I wanted to end it.
I wanted to escape from my own grip and drop dead like a bird.
I wanted to be banished to the dead zone of poetry
and peck at my poems endlessly.
Thatâ€™s how things used to be.
Poetry? I donâ€™t have a clue about it anymore.
Dedications and contributions? To whom, for what?
Should I tear off my sorrow and donate it to you, honey?
Ew, did I really say â€œhoneyâ€?
Evil spirits, get out of here!
If I have to erect anything, itâ€™ll be your cock.
I run a bit then gasp for breath.
I hold onto the rope and walk along the roadside.
I hang from an icy cliff and yell,
Come all extremities, unbearable borders!
I put on a desperate act,
but what I really need is a pair of socks.
I donâ€™t want pity, and fuck conquering the summit.
I donâ€™t have a flag to mount anyway.
I think Iâ€™ll hop on and join the car parade, unauthorized.
If Iâ€™m lucky, theyâ€™ll take a good photo from my best angle.
Amidst the weeping masses and cheering compatriots
Iâ€™ll become hysterical as we near the cemetery.
To heighten my hysteria, Iâ€™ll restrain myself and take a detour.
Oh, this happy ending sounds so phony!
Itâ€™s because my megalomania is stuck to a grilled pork belly.
When was the last time we were so close together?
Give me all youâ€™ve got. Leave me alone
whether I get sliced up like a sashimi or done in by my bad luck.
Iâ€™m fine if things end right now.
Did I really brag like that?
If I donâ€™t want to write anymore, Iâ€™ll just quit.
My idle days seem more meaningful than ever.
I miss the days when I didnâ€™t give a shit.
I was so busy that I didnâ€™t even enjoy the scenery.
Itâ€™s just like when I write something shitty.
Did I throw a fit, kicking and screaming,
saying Iâ€™d rather die than get up from my desk?
True loveâ€™s like that. You feverishly defend your dogma
and never get around to the penetration.
Iâ€™ve failed in both life and death.
If I were you, I would have done exactly the same.
Iâ€™m going â€“ your voice in my head is my only friend.
No, Iâ€™ll go. I feel as if Iâ€™m being dragged instead. Iâ€™m totally nuts.
I think I left her out of my reach for too long.
Itâ€™s been almost ten years.
My shitty talent: I didnâ€™t even recognize you.
You open your rotting mouth and blabber.
Goodbye, I was sad but my tears dried soon enough.
I work hard but I succeed.
Hey, youâ€™re using messed-up syntax.
The gallows are almost fixed.
Theyâ€™re using the rope that I dragged here.
Do you want it hung here?
Should I kick the chair for you?
Weâ€™ll hug briefly, then get strangled.
Like a birdâ€™s neck caught in a hammock.
Like flowers in the grave.
~ Kim Yideum, trans. from Korean byÂ Ji Yoon Lee, Don Mee Choi and Johannes GÃ¶ransson
Kim Yideum (1969 – present) is a good example of Korean womenâ€™s poetry burgeoning after a period of taboos and stereotyping of womenâ€™s bodies and poetic diction. Influenced by feminist writers such as Sylvia Plath and Kim Hyesoon, and avant-garde writer Yi Sang, Kim Yideum writes confessional and surreal poetry, breaks out ofÂ the box of contemporary Korean society, brings out its shadows, its margins, its abandoned and dead. She also touches upon the themes of media, society, and the individual, and even Korean poetry as an institution.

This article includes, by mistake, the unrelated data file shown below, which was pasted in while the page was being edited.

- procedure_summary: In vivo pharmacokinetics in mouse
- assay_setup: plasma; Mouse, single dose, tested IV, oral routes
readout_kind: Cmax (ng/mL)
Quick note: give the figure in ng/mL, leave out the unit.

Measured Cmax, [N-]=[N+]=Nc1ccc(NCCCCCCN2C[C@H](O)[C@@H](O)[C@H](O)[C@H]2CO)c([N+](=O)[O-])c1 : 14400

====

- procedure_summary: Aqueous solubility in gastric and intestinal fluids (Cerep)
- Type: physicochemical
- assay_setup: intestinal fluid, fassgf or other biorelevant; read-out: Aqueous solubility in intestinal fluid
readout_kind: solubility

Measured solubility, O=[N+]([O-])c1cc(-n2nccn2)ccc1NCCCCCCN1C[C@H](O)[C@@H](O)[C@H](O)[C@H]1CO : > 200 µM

Don Mee Choi is the author of â€˜Hardly Warâ€™ (Wave Books, 2016) and â€˜The Morning News Is Excitingâ€™ (Action Books, 2010), and a translator of contemporary Korean women poets. Her most recent translation is Kim Hyesoonâ€™s â€˜Poor Love Machineâ€™ (Action Books, 2016).
Johannes GÃ¶ransson is the author of six books, including most recently â€˜The Sugar Bookâ€™ (Tarpaulin Sky Press, 2015), and has translated a number of poets from Swedish to English. He has also written criticism about translation theory, and is currently working on a book on the subject.Â Born outside of Lund, Sweden, GÃ¶ransson has lived in the U.S. for many years, and currently teaches at the University of Notre Dame. Together with Joyelle McSweeney, he edits Action Books.
Ji Yoon LeeÂ is the author ofÂ â€˜Foreignerâ€™s Follyâ€™Â (Coconut Books, 2014),Â â€˜Funsize/Bitesizeâ€™Â (Birds of Lace, 2013), andÂ â€˜IMMAâ€™Â (Radioactive Moat,Â 2012). She is the winner of the Joanna Cargill prize (2014), and herÂ manuscript was a finalist for the 1913 First Book Prize (2012).She was bornÂ in South Korea and came to the United States as a teen. She received herÂ MFA in Creative Writing from the University of Notre Dame.
ThisÂ translation of â€˜Seven Years After My Literary debutâ€™ originally appeared in â€˜Cheer Up, Femme Fataleâ€™Â (Action Books, 2016). The editors wish to thank Action BooksÂ for generously granting permission to republish the translation here.